For most mature employed people, work was considered having a job with one or two companies in a working lifetime. Now retired, many may still have debt; few have the savings to take them through their remaining years.

Countless mature workers believe that just one more job, perhaps much like the one they just left, is all they need to secure their futures.

Unfortunately, those jobs may no longer exist or they may have been completely re-framed so that they are no longer a possibility for most mature workers. However, key pieces of the job they once held are likely to be important to employers and/or clients as organizations struggle to do more with less in order to remain competitive and successful.

The boomer dilemma is realizing that the previous slow march to the future is now a race to understand and adapt to meeting unprecedented problems with a new game plan. The boomer proposition: New strategies and new options — not old tactics and old jobs — that are the order of this new day. Adaptation is the key.

Instead of thinking of work as your next job, think of work as your contribution to both your community and your wallet!

Here are a few ways to reach for viable, near term income through work that matters.

Work from home. Almost 2 million Americans (including many thousand in our beautiful islands) have embraced the idea of working from the comfort of their home office or couch. It is a strong recommendation for people seeking to increase their work-life balance. Google the term and be amazed at how many opportunities are presented.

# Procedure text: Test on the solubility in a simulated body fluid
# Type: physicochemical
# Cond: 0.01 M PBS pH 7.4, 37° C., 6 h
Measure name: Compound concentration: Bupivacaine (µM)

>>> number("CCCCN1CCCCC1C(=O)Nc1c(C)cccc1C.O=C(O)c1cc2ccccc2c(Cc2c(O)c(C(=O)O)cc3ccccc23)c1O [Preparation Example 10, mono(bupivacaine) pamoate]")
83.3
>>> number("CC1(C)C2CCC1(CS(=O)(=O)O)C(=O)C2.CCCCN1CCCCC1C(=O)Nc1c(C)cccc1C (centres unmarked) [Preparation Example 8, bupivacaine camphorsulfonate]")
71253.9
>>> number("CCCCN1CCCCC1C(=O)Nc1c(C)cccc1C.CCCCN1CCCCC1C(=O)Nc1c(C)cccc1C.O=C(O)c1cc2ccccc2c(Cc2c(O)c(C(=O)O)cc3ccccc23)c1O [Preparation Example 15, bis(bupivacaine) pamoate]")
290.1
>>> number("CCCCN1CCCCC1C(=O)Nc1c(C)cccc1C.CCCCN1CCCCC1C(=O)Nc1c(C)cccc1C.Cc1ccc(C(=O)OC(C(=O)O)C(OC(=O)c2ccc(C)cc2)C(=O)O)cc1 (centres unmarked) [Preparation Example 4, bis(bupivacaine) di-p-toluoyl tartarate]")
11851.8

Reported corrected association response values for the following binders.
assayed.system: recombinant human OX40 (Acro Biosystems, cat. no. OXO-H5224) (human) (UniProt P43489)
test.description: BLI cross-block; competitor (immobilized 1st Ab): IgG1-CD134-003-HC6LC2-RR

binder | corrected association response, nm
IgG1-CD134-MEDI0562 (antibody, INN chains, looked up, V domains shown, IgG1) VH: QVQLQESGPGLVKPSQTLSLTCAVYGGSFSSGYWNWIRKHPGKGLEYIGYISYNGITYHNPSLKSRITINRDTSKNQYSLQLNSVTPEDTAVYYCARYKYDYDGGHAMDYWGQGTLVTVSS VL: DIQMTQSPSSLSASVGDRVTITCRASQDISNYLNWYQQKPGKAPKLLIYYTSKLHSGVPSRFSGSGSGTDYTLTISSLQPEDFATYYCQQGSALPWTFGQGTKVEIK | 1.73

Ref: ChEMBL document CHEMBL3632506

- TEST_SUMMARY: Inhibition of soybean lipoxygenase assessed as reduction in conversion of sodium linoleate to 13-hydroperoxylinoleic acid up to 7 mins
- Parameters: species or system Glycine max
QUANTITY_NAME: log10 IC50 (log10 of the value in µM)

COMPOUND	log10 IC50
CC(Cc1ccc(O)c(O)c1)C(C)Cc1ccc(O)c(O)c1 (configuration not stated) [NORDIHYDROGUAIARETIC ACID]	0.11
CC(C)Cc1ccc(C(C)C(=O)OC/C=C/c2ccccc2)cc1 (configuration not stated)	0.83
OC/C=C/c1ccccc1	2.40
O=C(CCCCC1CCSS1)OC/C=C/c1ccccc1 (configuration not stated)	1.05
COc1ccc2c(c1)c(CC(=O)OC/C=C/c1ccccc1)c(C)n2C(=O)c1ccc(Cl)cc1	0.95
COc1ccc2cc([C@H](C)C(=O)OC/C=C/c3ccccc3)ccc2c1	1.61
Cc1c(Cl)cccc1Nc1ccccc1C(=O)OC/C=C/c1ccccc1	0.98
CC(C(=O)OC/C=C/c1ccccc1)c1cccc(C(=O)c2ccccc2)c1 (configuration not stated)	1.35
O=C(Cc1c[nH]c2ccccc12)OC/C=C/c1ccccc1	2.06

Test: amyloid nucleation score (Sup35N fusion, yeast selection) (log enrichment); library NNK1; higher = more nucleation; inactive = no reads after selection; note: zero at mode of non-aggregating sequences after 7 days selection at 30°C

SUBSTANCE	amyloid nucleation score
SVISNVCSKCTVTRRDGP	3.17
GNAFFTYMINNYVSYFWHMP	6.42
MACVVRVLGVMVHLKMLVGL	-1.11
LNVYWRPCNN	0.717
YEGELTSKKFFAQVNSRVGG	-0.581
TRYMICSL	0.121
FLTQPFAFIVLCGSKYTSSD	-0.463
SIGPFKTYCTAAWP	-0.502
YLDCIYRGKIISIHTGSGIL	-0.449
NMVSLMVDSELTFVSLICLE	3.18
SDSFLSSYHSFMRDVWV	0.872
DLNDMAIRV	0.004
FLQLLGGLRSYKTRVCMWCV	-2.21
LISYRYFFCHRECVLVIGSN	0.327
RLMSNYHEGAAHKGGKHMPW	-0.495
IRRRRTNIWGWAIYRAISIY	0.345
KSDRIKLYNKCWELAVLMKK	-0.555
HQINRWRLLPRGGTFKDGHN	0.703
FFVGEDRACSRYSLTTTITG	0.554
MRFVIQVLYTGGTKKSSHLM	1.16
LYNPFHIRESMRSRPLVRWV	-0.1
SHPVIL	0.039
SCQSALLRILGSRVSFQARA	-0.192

Consider freelancing. Up to 40 percent of new opportunities within today’s organizations will not be full-time. These flexible opportunities are often perfect for mature, independent workers who market and deliver their own unique services when and as needed at their own choice.

Create a portfolio. Some have success by putting together short-term contract or part-time work in order to develop and ensure a balanced flow of income from multiple sources.

Note that nowhere in our suggestions is the word “consultant”— an old word that has become synonymous with someone offering high-priced advice. Instead, refer to yourself according to what you do.

And no matter what you end up doing, there are a lot of options for life after retirement. A great place to start is asking family and friends. There are a lot of jobs and opportunities, once you realize there’s a new way to work.


Carleen MacKay
916-316-0143 |
Contact Carleen via her website and receive a free PDF book called New Ways to Work, co-written with Phyllis Horner.